With the school year drawing to a close, let’s have a serious conversation about an important topic.
The reason why we’re having it now is that it’s very relevant to the moment at hand.
Although, truth be told, this topic is always in play when it comes to your children.
Rather than just throwing the topic at you in a direct way, allow me to introduce it with the following example.
Earlier this week both the NHL and NBA crowned their champions for this season.
Hockey’s Las Vegas Golden Knights won the Stanley Cup and basketball’s Denver Nuggets claimed the Larry O’Brien Championship Trophy.
There are two aspects related to these achievements that are worth noting.
The first aspect is that both of these teams won their respective league’s championship for the first time in their franchise’s history.
Does this mean that until now neither of these teams achieved success?
Simply put, of course not.
Success isn’t only measured by winning a championship, as there are many accomplishments a team and its players attain each year, championship or no championship.
The second aspect points us towards taking a look at the teams they beat in the finals.
Although hockey’s Florida Panthers and basketball’s Miami Heat came oh so close to winning the title, it doesn’t mean that their seasons weren’t a success.
In fact, they each had tremendous seasons during which they exceeded expectations.
Are they disappointed not to have won, I’m sure they are.
However, they each have much to be proud of for all that they achieved along the way.
This feeds into the important topic I referred to above.
With the school year coming to a close here’s what is going to occur.
Your child will receive a Progress Report or what we used to call a Report Card when we went to school as children.
Whether it’s a letter marking system, a numerical marking system or one that uses categories to indicate your children’s progress, it can be easy to boil down their success to those letters, numbers or categories.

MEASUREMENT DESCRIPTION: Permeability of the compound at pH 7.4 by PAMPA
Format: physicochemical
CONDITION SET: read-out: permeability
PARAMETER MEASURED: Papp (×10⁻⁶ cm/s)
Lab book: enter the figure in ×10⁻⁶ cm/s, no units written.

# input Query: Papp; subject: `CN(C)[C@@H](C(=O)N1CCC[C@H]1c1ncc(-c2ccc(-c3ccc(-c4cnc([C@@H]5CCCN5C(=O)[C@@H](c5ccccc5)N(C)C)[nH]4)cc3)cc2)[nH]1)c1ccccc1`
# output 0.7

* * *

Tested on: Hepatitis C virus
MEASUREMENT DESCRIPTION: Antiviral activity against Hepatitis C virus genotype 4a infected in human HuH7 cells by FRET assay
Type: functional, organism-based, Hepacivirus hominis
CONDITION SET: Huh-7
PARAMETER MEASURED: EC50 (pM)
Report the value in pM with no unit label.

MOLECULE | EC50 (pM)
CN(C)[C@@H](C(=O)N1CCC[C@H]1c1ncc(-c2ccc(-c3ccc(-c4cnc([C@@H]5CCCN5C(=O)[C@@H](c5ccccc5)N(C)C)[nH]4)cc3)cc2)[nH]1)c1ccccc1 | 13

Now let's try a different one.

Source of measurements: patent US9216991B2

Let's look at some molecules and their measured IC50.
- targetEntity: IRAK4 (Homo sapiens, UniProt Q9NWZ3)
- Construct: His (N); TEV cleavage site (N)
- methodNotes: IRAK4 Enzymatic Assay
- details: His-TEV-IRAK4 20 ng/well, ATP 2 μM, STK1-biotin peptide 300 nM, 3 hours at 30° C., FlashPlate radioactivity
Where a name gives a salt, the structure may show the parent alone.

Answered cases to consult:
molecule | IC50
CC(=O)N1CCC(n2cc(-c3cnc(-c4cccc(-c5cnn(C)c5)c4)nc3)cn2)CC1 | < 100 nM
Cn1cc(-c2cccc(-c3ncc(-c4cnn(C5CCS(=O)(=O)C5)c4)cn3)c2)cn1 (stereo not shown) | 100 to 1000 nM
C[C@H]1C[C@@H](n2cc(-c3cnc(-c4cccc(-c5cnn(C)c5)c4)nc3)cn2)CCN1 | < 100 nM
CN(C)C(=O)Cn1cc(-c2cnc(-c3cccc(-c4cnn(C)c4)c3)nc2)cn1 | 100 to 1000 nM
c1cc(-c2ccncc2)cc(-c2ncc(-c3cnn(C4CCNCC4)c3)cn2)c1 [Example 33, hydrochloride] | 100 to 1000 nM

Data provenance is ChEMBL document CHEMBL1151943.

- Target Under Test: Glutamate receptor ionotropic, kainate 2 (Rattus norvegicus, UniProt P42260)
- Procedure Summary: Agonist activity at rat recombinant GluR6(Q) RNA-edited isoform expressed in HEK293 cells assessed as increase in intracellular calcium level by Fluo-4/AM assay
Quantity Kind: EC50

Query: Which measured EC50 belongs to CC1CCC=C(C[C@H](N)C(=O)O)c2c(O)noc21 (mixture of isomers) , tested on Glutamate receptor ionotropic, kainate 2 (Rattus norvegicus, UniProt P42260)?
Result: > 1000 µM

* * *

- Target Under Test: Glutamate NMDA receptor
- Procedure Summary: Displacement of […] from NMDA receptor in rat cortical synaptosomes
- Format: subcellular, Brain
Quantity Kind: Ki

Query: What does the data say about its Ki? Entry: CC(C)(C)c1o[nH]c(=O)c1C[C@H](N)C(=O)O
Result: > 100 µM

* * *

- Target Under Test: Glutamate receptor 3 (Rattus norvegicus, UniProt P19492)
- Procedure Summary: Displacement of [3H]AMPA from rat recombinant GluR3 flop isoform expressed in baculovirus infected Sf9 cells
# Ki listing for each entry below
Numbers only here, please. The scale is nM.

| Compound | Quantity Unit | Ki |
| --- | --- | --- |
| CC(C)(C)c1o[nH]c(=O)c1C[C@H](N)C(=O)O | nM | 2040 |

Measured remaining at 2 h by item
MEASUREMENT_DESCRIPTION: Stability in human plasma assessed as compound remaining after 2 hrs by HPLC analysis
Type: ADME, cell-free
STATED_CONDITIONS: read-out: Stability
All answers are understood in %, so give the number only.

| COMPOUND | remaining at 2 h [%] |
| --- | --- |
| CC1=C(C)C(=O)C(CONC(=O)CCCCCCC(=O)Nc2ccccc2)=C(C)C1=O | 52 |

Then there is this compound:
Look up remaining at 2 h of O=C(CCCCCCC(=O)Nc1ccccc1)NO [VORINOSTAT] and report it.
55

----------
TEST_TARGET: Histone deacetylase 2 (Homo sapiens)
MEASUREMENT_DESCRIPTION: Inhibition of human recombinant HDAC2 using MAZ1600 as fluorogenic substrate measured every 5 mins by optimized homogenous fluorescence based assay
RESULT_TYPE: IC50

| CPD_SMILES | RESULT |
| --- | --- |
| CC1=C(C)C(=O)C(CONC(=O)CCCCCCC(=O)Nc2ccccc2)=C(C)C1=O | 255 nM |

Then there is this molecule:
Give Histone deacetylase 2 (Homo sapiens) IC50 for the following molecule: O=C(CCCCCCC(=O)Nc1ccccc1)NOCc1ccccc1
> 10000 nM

However, much as each team has successful accomplishments they can point to whether they’ve won a championship or not, when it comes to your children it’s exactly the same.
Whether it’s an ADHD child, a child diagnosed with ASD or any other child, success is something all children achieve each year, each month and even each day.
The key is to step back for a moment to take a look at your child and upon doing so you’ll see their successes which you can then point out to them.
Highlighting and applauding their successes and achievements will give them a good feeling as well as motivate them to keep going.
Sure, year end Progress Reports have a purpose but the success your child has accomplished shouldn’t be solely based on what it says.
When it comes to raising your children it’s an ongoing journey without a fixed finish line.
With this in mind, it’s not about measuring success by ultimately winning a championship when all is said and done.
On the contrary, it’s about a series of successes and achievements very often done in baby step fashion, something which all children are doing on an ongoing basis.
Bringing this mindset to the end of the school year and its related Progress Report as well as to any other time of the year, will keep the focus where it should be.
In seeing it through this lens while also encouraging your children to see their successful accomplishments in this very same way, your children will feel like they’re winning the championship every single day.
Speaking of achieving success, with the school year winding down and the next one not that far down the road here’s something you can do to put your children on the path to success come September.
Here at Maxi Mind, we have focus through fun brain training courses which will make it easier for your children to succeed academically, socially and emotionally.
These courses will improve their ability to focus, organize and self-regulate to name but a few of the areas that will benefit while also strengthening the all-important area of self-confidence.
The best part about a Maxi Mind course is that they include exercise, music and video games as there are no school related activities involved such as reading, writing, math or homework.
To hear more about what these courses can do for your children you can check out the Maxi Mind Program page.